The reality is that the $2 trillion of World Bank aid that has been disbursed since 1950 has failed to make significant progress, if any. Fortunately, however, our technological world has figured out how to skirt innovation bottlenecks—the “elite” aid institutions—using online social networks. Crowdsourcing has long been at the heart of corporate social responsibility; American Express, GiveMN, Chase, Google, and Sam’s Club have used crowdsourcing to allocate philanthropic dollars.
Whittle has been a pioneer in this trend since 1997, when he and Mari Kuraishi founded the World Bank Development Marketplace, one of the first such platforms in which innovators competed for World Bank funds. Whittle and Kuraishi eventually left the World Bank to found GlobalGiving.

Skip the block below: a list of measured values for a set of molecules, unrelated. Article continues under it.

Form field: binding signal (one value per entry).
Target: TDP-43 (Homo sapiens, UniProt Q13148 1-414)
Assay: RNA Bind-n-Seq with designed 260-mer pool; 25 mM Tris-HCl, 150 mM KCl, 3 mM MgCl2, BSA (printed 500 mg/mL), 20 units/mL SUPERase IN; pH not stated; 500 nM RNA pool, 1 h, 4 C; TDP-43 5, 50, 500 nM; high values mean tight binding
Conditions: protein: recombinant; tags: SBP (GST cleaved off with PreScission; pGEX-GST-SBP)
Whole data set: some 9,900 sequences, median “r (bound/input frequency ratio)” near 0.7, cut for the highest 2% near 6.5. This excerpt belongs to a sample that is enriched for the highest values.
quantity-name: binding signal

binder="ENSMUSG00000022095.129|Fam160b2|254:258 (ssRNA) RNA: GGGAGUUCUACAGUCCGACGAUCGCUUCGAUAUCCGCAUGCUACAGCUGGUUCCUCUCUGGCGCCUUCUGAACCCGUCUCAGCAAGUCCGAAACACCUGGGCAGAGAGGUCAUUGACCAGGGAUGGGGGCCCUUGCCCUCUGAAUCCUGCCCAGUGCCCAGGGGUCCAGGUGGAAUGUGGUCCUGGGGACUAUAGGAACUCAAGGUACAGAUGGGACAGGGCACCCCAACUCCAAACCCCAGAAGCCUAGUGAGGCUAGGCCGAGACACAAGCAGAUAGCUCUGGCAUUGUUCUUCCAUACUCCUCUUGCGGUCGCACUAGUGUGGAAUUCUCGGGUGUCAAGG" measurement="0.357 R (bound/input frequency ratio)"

They have experimented with pure crowdsourcing (e.g., voting-only models like America’s Giving Challenge and the current Pepsi Refresh Project) as well as what Whittle calls “crowdfunding”—e.g., GlobalGiving’s ongoing Global Open Challenges, which requires interested organizations to raise $4,000 from more than 50 donors in order to secure a spot on the GlobalGiving platform.
Crowds, however, do have their shortcomings—Whittle emphasizes the “importance of avoiding ‘knowledge cocoons’ and herd mentalities that can lead to poor choices.” In order to avoid this, the Pepsi Refresh project hired GOOD to ensure that grantees receive support in feedback loops and impact assessment.
Teamwork makes the dream work!